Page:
Skico to employee housing tenants: “If you can’t comply, we need to say goodbye”
No new policies, just firm communication, spokesman said
Aspen Skiing Co. had a stern warning for employee housing tenants last week: Failure to comply with public health codes and COVID-19 restrictions on gatherings will result in consequences — no ifs, ands or buts.
Residents in employee housing received an email from housing director Bill Tarallo on Jan. 12 that noted a strict no-guest policy and told tenants that failure to comply with the restrictions — including mask-wearing and social distancing — could result in eviction with a 72-hour notice.
“The unsafe, virus spreading practices of a significant number of residents has resulted in an alarming increase in the number of infections now present throughout employee housing. As we endeavor to contain the spread of COVID-19 cases we have no choice but to take a more regimented approach to enforcement of safe practices to contain the virus,” Tarallo wrote.
“Violation of the laws of the health order as they pertain to visitors, mask wearing and social distancing will result in eviction,” the email states.
In the days after the email was sent, staff delivered lease addendums with the policies. Tenants also found laminated signs on the doors of many units with a warning in all capital letters: “STOP: DO NOT ENTER IF YOU DO NOT LIVE IN THIS APARTMENT. NO EXCEPTIONS!”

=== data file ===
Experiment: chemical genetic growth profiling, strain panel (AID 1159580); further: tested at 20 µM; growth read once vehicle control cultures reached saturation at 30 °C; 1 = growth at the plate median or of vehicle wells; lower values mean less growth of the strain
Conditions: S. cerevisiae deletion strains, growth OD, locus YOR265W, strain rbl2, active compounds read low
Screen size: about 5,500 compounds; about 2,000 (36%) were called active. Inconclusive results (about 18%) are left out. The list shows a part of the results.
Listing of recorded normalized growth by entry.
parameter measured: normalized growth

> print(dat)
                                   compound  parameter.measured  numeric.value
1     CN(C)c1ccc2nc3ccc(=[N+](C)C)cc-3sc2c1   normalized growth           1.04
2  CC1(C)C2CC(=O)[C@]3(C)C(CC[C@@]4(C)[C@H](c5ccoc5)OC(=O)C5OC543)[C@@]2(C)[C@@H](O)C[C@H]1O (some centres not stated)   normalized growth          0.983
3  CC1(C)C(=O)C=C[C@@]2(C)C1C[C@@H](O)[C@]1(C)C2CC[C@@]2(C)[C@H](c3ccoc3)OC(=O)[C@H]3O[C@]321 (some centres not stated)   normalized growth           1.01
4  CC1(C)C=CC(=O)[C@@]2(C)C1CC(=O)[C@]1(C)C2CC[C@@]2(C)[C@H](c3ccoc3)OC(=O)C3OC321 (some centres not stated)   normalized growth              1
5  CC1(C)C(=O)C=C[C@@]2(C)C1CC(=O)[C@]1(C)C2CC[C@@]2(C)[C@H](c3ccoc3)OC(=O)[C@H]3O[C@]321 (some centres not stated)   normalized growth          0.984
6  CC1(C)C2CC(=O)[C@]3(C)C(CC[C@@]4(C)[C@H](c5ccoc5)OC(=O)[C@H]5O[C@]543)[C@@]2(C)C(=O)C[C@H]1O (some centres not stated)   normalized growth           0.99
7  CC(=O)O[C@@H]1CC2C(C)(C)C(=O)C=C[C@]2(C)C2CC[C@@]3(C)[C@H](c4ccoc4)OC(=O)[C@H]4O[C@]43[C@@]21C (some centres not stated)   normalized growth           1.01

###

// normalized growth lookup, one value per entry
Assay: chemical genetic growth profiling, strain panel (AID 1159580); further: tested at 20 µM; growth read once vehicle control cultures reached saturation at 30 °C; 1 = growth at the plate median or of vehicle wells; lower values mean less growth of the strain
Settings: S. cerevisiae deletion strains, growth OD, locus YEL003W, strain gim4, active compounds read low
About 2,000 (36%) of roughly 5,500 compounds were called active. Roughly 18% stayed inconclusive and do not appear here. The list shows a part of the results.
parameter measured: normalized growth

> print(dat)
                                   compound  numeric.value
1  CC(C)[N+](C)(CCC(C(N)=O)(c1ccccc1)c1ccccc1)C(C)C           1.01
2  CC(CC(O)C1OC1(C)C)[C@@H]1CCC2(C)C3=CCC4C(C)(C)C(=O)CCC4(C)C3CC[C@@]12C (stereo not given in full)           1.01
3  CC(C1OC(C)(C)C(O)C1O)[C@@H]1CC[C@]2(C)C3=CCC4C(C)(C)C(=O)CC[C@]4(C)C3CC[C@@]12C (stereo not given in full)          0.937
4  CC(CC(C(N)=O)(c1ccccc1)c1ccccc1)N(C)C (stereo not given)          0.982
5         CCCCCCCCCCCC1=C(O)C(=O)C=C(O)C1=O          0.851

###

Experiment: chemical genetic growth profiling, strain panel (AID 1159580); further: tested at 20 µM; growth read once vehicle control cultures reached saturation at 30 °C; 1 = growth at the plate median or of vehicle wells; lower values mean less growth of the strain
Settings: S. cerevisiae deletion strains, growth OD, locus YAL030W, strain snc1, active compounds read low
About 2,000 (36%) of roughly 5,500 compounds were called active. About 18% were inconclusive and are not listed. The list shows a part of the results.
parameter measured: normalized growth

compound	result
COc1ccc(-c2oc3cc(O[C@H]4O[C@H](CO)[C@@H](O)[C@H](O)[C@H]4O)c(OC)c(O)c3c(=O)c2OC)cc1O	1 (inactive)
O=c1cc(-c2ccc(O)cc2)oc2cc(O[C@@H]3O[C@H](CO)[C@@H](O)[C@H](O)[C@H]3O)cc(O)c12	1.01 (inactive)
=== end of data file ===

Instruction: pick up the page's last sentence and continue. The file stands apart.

Tenants had to sign and return that paperwork by Sunday; failure to do so would be “considered a refusal to abide by ASC rules and regulations and subject to eviction,” according to a copy of the addendum sent to The Aspen Times.
The policies noted in the email — masks and social distancing at all times in common areas and no guests allowed — were established in Skico’s COVID-19 operating plan released in November but were not explicitly stated on all employee housing leases, according to a copy of a tenant lease submitted to the Times.
The email was the third in a series of messages sent to employees to remind them of the regulations in place, though earlier correspondence has been gentler in its reminders of the rules.
“This is not new,” said Skico spokesperson Jeff Hanle. The firm correspondence is an effort to curb infection rates and keep employees and the community healthy, he said.
Hanle could not speak to whether Skico has initiated any evictions for failure to comply, he said.
Neither the Aspen-Pitkin County Housing Authority nor the Snowmass Village Housing Department have policies that explicitly ban guests, according to local officials from both departments. Destination Residences, which manages a number of lodging accommodations in Snowmass Village, already had a no guests or gatherings policy in place prior to COVID-19, according to Kirstin Guinn, the company’s director of marketing.
“We think that we’re doing more than anyone in the valley,” Hanle said of the strict policy. “I think we’re doing the right thing.”
In this case, it comes with strong language. The Jan. 12 email concluded with a stern reminder of the consequences: “We’re giving every resident a choice,” Tarallo wrote. “Follow the laws and continue to live in employee housing or disregard the laws and leave. … If you can’t comply, we need to say goodbye.”
The Aspen School District could collect an extra $1.2-1.5 million in tax dollars annually as a result of the district switching to local funding in fiscal year 2023-2024.